Music is universal. We have all thought that at some point, with one song causing similar reactions in different people, making us want to dance, sign or even generating a sense of love. Now, science has taken us one step closer to what makes some sound progressions so universal.
A group of researchers looked at research in ethnomusicology from 315 cultures and a collection of song recordings from different countries. They did a cross-cultural analysis to understand the similarities and differences and found that the structures and melodic elements of songs are the same worldwide.
The study, published in Science, took quite a bit of work. The team had to go through archives, libraries, and private collections, compiling a massive database of songs to carry out their comparison. They called the database “Natural History of Song”, formed by 118 songs from 86 different cultures of 30 different regions.
“We are so used to being able to find any piece of music that we like on the internet,” said psychologist Samuel Mehr of The Music Lab at Harvard University. “But there are thousands and thousands of recordings buried in archives that are not accessible online. We didn’t know what we would find.”
The team worked with an ethnographic database of 315 cultures and looked for mentions of a song. All cultures had their specific music style described. More than 5,000 descriptions of songs from 60 cultures in 30 regions were included in the database — a painstaking task.
The researchers took detailed notes about the songs such as their length, the moment of the day when it was sung, the number of singers, the pitch range, the tempo, and many other structural details. They used a set of tools to help their tasks such as machine summaries, listener ratings, and expert transcriptions.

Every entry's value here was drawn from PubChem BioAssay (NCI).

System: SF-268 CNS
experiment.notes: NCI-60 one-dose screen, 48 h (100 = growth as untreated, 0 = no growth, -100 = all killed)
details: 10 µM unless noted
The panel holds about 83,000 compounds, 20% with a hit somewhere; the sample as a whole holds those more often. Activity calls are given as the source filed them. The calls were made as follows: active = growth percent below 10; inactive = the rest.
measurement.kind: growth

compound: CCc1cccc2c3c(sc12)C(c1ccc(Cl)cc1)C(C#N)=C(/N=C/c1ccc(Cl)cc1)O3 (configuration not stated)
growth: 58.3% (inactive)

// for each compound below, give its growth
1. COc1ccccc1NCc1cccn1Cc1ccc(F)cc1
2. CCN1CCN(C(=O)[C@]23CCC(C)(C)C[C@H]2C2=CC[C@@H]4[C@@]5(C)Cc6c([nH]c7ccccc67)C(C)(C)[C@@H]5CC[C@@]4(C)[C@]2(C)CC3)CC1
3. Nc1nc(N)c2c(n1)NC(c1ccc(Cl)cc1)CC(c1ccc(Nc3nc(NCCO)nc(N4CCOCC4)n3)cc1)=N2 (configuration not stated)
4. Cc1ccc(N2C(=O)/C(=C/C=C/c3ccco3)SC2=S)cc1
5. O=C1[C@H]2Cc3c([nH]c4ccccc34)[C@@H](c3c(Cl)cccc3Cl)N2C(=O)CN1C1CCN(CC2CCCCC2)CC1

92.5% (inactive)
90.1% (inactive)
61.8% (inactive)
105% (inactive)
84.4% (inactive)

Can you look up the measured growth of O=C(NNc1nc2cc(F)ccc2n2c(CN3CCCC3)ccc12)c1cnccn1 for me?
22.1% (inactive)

Based on their findings, the team argues that music can be tied to specific cognitive and affective faculties. These include language, as all societies use words in songs, motor control, as everybody dances across the world, auditory analysis, as every music system as tone signatures, and aesthetics, as melodies and rhythms, are balanced.
“Lullabies and dance songs are ubiquitous and they are also highly stereotyped,” said evolutionary biologist Manvir Singh of Harvard University. “For me, dance songs and lullabies tend to define the space of what music can be. They do very different things with features that are almost the opposite of each other.”
This isn’t the first time the researchers looked at this topic. In the past, they discovered that listeners were able to identify when a song was a lullaby, even not having heard the song before. Now, the new research appears to support those findings.
There was some variation between the songs, the team found. Some songs are of course more formal, while others are more religious and other more rousing. The variation increased between songs in a specific culture. This means that our brains could be able to understand music on a universal level, the team argued.
“The music of a society is not a fixed inventory of cultural behaviors, but rather the product of underlying psychological faculties that make certain kinds of sound feel appropriate to certain social and emotional circumstances,” the researchers concluded in the paper.